Corvette Safe in GM RestructuringBy Bill Visnic May 11, 2009
By Bill Visnic
Anything and everything in General Motors Corp.'s multinational manufacturing empire is under scrutiny as the company approaches a June 1 deadline to present the U.S. Treasury Dept. with a new restructuring plan, but GM CEO Fritz Henderson today issued reassurance the high-performance (but not entirely politically correct) Corvette is going to be a part of the "new" GM's future.
Rumors and speculation about the Corvette's future in a drastically downsized -- and presumably more environmentally progressive -- GM have circulated for some time, but in a public webchat at GM's FastLane blog Monday, Henderson said the Corvette is "one of our strongest (if not our strongest ) nameplates in the entire GM lineup. We intend to keep this car fresh and in a segment-leading position."
Henderson also reiterated a phrase GM has used recently in defending the Corvette's business case against potential attention from Treasury Dept. pencil-pushers, insisting the low-volume two-seater "pays the rent in terms of profitability and cash flow.
"I also own one love it," Henderson added, saying that in addition to the 'Vette, the Henderson garage is occupied by his wife's Saab 9-3 convertible and a Malibu for his daughter. He said he also currently is driving a Chevy Camaro.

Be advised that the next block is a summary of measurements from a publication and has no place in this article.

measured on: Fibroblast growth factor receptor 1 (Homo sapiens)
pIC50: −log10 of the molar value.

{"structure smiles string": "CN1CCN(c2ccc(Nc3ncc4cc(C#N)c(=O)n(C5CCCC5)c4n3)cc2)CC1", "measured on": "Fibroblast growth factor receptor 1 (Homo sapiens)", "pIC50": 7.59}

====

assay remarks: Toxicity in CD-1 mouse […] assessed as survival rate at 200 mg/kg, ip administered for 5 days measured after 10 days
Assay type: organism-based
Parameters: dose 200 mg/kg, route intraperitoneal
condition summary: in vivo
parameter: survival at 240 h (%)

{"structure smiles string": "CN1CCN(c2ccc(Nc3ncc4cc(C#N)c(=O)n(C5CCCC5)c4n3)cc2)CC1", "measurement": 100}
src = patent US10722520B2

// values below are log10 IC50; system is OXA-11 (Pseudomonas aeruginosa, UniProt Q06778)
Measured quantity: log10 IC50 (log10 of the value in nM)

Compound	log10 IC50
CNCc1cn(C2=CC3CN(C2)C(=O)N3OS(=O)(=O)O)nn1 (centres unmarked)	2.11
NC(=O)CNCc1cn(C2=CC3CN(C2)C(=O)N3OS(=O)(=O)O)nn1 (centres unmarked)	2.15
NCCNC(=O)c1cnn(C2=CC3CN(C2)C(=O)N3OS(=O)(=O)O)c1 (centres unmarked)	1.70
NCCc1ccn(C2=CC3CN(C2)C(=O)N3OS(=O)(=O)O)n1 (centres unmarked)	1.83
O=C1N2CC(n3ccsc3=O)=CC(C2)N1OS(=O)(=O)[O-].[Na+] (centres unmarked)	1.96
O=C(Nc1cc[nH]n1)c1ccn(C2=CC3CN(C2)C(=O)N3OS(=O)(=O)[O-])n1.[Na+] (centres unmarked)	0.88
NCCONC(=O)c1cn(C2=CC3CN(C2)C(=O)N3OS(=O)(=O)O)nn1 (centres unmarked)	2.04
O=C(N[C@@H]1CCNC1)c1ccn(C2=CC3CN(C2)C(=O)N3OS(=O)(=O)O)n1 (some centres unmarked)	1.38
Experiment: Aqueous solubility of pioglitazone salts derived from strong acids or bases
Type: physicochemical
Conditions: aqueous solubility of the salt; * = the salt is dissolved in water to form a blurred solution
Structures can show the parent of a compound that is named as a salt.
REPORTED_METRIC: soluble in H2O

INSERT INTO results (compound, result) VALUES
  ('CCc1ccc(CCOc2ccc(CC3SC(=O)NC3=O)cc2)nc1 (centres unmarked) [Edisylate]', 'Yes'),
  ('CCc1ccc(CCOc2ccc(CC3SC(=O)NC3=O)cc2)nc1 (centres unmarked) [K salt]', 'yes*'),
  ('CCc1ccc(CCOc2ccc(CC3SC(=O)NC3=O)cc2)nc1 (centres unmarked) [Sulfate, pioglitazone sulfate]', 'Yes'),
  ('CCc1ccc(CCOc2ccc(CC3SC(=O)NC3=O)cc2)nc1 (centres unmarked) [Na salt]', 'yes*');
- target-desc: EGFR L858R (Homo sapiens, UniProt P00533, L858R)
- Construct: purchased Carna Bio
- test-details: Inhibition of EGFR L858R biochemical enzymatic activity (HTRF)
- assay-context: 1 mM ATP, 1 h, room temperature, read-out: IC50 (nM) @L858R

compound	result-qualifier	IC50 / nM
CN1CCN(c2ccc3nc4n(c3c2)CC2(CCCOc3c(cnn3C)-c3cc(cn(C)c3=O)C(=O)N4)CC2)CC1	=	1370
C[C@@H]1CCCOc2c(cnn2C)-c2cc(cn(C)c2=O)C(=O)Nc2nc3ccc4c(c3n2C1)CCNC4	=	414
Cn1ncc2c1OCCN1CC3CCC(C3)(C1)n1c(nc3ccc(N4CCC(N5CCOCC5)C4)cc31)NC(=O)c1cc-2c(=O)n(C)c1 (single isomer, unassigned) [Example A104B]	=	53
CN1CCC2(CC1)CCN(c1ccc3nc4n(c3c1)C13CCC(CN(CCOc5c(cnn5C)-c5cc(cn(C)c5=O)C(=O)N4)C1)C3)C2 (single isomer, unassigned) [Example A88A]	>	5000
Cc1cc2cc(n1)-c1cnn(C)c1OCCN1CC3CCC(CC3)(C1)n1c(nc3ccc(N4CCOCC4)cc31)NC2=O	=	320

Henderson also had guidance for a questioner ready to trade a Toyota Prius and wondering why he should wait a year-and-a-half for the showroom appearance of the Chevrolet Volt extended-range electric vehicle.
"I would love to take you out of your Prius," Henderson wrote. "So why wait for the Volt? The car will be beautiful, a great driving experience, and if you commute less than 40 miles per day, the car should deliver a totally electric experience to the owner without using any gas at all."
GM's CEO said the company will give more detail about assembly-plant closings later this month, and effectively confirmed there will be more vetting of its white-collar workers. In answering a question about future cuts in salaried-employee ranks, he wrote:
"We need to take further measures in this area to lean out our management structure and simplify the work of our salaried workforce, which will mean we need further moves." As with the information regarding plant closings, Henderson said GM will say more by the end of May about salaried-worker reductions.
1. Chevrolet Corvette. (Courtesy of General Motors Corp.)
2. GM CEO Fritz Henderson. (Courtesy of General Motors Corp.)
3. Chevrolet Volt is scheduled for showrooms late next year. (Courtesy of General Motors Corp.)